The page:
Bruno Alves was the hero for Portugal, who sent Mexico off to the 2014 World Cup as losers with an stoppage-time header that lifted the Cristiano Ronaldo-less Portuguese to a 1-0 victory at Gillette Stadium in Foxborough, Massachusetts on Friday.
The final pre-Brazil friendly for El Tri was headed to a scoreless draw despite 90 minutes of great scoring chances from both teams, but with one 93rd-minute free kick from Joao Moutinho that found the head of Alves, Portugal got the victory.
ESPN SportsCenter capped up the result:
The Mexicans entered Friday's friendly facing plenty of questions as they get ready for Brazil, most importantly of which is how they plan to make up for a plethora of injuries suffered just before the World Cup.
Early on, they looked adamant on answering the questions that have risen in recent friendlies.
With a big crowd advantage, Mexico were the aggressors early on. Giovani dos Santos and Oribe Peralta combined for a couple of early chances and a speedy match from the get-go was being controlled by the presumed hosts.
They may have been playing without star Cristiano Ronaldo, but it didn't take long for Portugal to arrive with the best scoring chance thus far of the contest. In the 22nd minute, Portugal striker Eder was one-on-one with Mexico goalkeeper Jose Corona after beautiful through pass from Fabio Coentrao. He fired it on target, but Corona deflected it out of danger.
That wasn't the only great chance the Portuguese had, as Nani found Hugo Almeida right inside the box only for him to sky it way over the bar.
But every time Portugal manufactured a chance, El Tri would take notice. Mexico's speed allowed for quick counters that forced a couple of Portugal's goalkeeper Eduardo, but neither side's efforts were enough to break the scoreless draw that went on through halftime.
Fox Soccer's Kyle McCarthy took notice of Mexico's solid half:
The start of the second half, as is the case with most of these pre-World Cup friendlies, featured substitution after substitution and that only carried on into the second half. But it didn't take long for that to turn into a huge advantage for Mexico.
El Tri subbed in star striker Javier "Chicharito" Hernandez for dos Santos and Portugal quickly countered by inserting striker Helder Postiga. And in the matter of seconds, the match swung in Mexico's favor.
Hernandez immediately injected scoring chances into an offense that had been good but not great, and Mexico quickly re-gained the upper hand for the rest of the match in terms of offensive output and quality chances.
As Mexico continued asserting their will in the second half, Portugal got more and more physical. Before the 80th minute, three of the four Portugal defenders had been booked.
One of the yellow cards proved questionable when Portugal's Joao Pereira was shown a yellow card for what looked like no contact just outside of the box, but it didn't pay off as Mexico fired the free kick into traffic.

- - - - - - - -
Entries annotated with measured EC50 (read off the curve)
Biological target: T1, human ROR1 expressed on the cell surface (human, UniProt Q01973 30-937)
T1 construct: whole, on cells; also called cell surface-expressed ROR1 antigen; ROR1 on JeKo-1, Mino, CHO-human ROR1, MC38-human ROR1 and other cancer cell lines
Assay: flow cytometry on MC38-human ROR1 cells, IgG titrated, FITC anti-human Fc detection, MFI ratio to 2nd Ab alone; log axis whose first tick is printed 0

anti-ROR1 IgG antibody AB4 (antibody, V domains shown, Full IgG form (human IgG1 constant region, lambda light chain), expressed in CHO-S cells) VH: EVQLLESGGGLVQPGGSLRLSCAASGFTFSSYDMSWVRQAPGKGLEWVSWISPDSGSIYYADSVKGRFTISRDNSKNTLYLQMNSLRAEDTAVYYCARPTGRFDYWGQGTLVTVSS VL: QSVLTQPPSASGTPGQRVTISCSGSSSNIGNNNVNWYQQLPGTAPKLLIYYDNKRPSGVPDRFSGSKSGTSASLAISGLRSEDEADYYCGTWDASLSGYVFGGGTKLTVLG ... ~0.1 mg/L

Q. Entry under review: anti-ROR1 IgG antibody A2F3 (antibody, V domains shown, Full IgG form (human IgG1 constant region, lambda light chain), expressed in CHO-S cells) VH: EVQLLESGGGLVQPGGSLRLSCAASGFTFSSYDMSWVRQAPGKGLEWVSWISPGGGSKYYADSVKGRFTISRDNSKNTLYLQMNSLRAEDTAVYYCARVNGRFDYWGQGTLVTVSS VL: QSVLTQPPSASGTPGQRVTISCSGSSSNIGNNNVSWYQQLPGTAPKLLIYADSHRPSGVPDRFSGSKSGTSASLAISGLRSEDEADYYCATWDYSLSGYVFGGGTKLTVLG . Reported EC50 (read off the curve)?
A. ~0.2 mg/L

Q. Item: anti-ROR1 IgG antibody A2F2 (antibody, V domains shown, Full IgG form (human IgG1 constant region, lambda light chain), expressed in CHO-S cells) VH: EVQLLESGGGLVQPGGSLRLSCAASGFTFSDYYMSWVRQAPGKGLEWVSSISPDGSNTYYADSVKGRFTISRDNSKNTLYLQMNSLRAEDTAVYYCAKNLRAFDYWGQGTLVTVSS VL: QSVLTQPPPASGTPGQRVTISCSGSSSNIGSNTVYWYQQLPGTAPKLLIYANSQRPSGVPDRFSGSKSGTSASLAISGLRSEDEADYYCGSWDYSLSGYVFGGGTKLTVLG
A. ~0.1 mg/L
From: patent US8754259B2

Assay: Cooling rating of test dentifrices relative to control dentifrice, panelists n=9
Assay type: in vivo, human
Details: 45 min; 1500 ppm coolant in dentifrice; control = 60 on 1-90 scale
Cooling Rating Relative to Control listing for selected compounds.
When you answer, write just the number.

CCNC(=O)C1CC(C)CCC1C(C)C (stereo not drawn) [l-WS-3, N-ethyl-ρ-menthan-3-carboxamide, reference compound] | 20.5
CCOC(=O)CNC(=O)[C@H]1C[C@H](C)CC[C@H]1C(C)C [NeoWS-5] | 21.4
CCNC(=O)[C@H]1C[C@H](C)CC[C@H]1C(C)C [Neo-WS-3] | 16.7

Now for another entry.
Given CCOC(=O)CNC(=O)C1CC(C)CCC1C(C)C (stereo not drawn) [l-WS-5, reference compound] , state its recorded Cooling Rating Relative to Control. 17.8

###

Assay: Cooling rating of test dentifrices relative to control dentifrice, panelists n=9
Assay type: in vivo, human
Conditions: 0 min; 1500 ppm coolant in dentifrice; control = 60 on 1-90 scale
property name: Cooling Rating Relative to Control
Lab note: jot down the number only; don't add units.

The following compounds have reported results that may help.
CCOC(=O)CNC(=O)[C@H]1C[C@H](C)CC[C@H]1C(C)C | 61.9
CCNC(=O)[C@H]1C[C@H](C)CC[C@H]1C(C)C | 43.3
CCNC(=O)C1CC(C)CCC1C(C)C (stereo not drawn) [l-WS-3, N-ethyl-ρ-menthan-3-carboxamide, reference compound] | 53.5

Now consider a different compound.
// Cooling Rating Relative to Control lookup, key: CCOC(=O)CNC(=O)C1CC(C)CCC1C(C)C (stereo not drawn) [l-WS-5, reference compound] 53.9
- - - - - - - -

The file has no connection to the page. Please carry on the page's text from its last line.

Heading into stoppage time, the match looked destined for a scoreless draw before Mexico found what looked to be one last scoring chance.
Things opened up in the 89th minute for Chicharito, who fed it forward to Alan Pulido—who had been subbed in just 10 minutes prior—for a wide-open opportunity from 20 yards out. Once again, Eduardo came up clutch for the Portuguese as he attacked the ball and shooed off the opportunity.
Eduardo's performance in net drew the attention of Mexico head coach Miguel Herrera, per ESPN FC's Tom Marshall:
In three minutes of stoppage time, there wasn't much doing and Moutinho lined up for Portugal to boot it toward the net. Had it gone out of play, the match may have been called.
It didn't. Instead, Alves rose up to put it away with a beautiful header that lifted Portugal to victory.
Shortly after the winner, Grantland's Men in Blazers poked fun at the ending:
It's tough to take too much away from a match that was scoreless for 92 minutes, but to say that these teams weren't focused on the final score line would be an understatement. The World Cup is a week away, so the focus is much more on building form and confidence than anything—which best happens through scoring goals, but I digress.
Regardless of Mexico's loss on the score line, they really were in control for much of the second half and if they had put away a quarter of their quality chances, they would have won easily. To add onto that, it came against one of the world's best national teams that features a number of elite players with or without Ronaldo in the fold.
Herrera confirmed in his post-game comments that the lineups would look familiar in their World Cup opener, per Fox Soccer's Kyle McCarthy:
Below are grades for every player who saw the pitch.
|Mexico Player Grades|
|Giovani dos Santos||B|
|Steven Cook's grades|
|Portugal Player Grades|
|Steven Cook's grades|
Mexico can now get ready to hop on a plane and head to Brazil as their World Cup send-off friendlies are over with. Their next match is the big one—El Tri's World Cup opener against Cameroon on June 13.
Portugal aren't out of the woods yet, as they face the Republic of Ireland on June 10 before their showdown with Germany in Brazil on June 16. Regardless of the matchup with the Irish looming, all efforts for the Portuguese will revolve around getting Ronaldo healthy for Brazil.